Birthday: May 6, 1758
Died At Age: 36
Sun Sign: Taurus
Also Known As: Maximilien Robespierre,Maximilien François Marie Isidore de Robespierre
Born Country: France
Born in: Arras, France
Famous as: Influential Figure of the French Revolution
Quotes By Maximilien De Robespierre
political ideology: (1789–1794) - Political party Jacobin Club, Other political affiliations - (1792–1794) - The Mountain
father: Maximilien Barthélémy François de Robespierre
mother: Jacqueline Marguerite Carrault
siblings: Augustin Robespierre
Died on: July 28, 1794
place of death: Paris
Cause of Death: Execution
education: 1781 - Lycée Louis-le-Grand
Maximilien Robespierre was a French lawyer who became one of the most influential figures of the French Revolution. A major political figure in 18th century France, he served as a member of the Committee of Public Safety which he dominated in the latter months of 1793. He is accused of being one of the principal architects of the ‘Reign of Terror’, a period of large-scale violence during the onset of the French Revolution, marked by mass executions of “enemies of the revolution". Born as the son of a lawyer, Robespierre went on to become a lawyer himself. As a young man he was greatly influenced by the writings of social philosopher Jean-Jacques Rousseau and developed strong moral values. He was against the death penalty and advocated the abolition of slavery. He entered into politics and over a period of time became the president of the powerful Jacobin political faction. He was opposed to monarchy and played a pivotal role in the uprising against King Louis XVI in August 1792 following which monarchy was abolished and France was made a republic. Robespierre was a revolutionary at heart, and even though he was once opposed to death penalty, he ruthlessly began eliminating those whom he considered to be the enemies of revolution. He became increasingly unpopular because of his autocracy and was arrested and executed in July 1794.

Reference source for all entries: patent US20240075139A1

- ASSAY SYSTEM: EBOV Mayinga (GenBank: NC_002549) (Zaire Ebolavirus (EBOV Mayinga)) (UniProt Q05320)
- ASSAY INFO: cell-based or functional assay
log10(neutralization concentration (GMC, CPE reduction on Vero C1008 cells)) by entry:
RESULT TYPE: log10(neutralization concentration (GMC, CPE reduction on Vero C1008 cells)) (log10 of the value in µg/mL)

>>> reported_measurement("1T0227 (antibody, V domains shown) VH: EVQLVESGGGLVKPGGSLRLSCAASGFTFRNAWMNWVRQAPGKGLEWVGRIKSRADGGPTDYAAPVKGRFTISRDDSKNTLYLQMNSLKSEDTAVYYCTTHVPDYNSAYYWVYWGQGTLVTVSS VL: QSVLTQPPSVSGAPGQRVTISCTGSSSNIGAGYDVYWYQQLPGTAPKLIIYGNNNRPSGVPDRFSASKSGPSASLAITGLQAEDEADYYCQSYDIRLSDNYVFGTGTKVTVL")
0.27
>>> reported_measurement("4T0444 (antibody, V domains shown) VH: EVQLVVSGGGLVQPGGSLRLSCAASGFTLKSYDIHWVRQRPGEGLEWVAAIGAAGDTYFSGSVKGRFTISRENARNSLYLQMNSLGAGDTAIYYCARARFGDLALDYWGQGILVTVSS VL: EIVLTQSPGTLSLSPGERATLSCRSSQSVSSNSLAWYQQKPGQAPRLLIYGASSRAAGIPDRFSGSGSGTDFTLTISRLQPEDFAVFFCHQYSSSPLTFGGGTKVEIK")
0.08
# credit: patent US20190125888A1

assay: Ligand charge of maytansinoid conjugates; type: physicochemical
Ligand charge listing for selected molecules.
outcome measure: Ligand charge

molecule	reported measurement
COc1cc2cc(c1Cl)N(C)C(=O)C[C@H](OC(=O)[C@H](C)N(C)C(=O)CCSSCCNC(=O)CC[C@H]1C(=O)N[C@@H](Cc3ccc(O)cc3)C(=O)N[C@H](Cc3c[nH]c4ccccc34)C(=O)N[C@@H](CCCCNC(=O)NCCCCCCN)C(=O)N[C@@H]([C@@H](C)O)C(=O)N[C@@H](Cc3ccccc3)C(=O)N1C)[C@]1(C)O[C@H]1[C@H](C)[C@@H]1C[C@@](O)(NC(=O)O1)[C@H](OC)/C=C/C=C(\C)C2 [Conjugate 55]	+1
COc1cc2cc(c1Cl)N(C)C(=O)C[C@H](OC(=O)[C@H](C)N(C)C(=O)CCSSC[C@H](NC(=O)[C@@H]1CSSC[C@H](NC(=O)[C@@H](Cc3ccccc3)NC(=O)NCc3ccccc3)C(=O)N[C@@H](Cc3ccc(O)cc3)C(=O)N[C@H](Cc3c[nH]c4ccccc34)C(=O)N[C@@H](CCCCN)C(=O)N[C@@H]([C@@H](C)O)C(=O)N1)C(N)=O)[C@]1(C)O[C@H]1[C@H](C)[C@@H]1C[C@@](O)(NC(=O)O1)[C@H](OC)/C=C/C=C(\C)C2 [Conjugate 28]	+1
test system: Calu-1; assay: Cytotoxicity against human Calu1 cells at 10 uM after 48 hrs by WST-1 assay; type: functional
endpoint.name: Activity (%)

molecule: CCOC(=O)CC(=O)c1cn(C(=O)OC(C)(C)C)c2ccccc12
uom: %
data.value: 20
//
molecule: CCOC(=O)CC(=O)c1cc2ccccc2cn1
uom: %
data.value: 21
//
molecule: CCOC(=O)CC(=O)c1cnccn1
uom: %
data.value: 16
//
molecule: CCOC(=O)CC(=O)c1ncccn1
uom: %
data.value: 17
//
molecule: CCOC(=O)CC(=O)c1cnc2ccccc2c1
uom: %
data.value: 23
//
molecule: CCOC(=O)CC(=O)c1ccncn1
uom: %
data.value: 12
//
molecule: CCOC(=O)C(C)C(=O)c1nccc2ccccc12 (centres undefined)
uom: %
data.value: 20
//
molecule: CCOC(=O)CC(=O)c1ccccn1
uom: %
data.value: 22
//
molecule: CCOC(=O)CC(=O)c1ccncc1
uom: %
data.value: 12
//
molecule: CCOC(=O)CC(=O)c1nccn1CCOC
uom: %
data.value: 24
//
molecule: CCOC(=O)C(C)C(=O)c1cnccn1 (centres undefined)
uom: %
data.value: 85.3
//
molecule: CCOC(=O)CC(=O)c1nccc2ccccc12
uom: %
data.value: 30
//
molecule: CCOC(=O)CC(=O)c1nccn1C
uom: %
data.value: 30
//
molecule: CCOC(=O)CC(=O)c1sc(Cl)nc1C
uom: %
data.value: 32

Childhood & Early Life
Maximilien Marie Isidore de Robespierre was born in Arras on 6 May 1758. His father, François Maximilien Barthélémy de Robespierre, was a lawyer at the Conseil d'Artois, and his mother Jacqueline Marguerite Carrault, was the daughter of a brewer. Maximilien was the eldest of the couple’s four children.
He lost his mother when he was just six years old. Unable to cope with the loss of his wife, his father abandoned the children who were then brought up by their paternal aunts Eulalie and Henriette de Robespierre.
At the age of eight, Maximilien went to the collège (middle school) of Arras. The bishop then recommended him to a scholarship to the Lycée Louis-le-Grand in Paris in 1769. There he was trained to be a lawyer and graduated at the age of 23.
As a student, he became greatly influenced by the thoughts of the philosopher Jean-Jacques Rousseau and adopted many of his principles. He also admired the rhetoric of Cicero, Cato and other classic figures.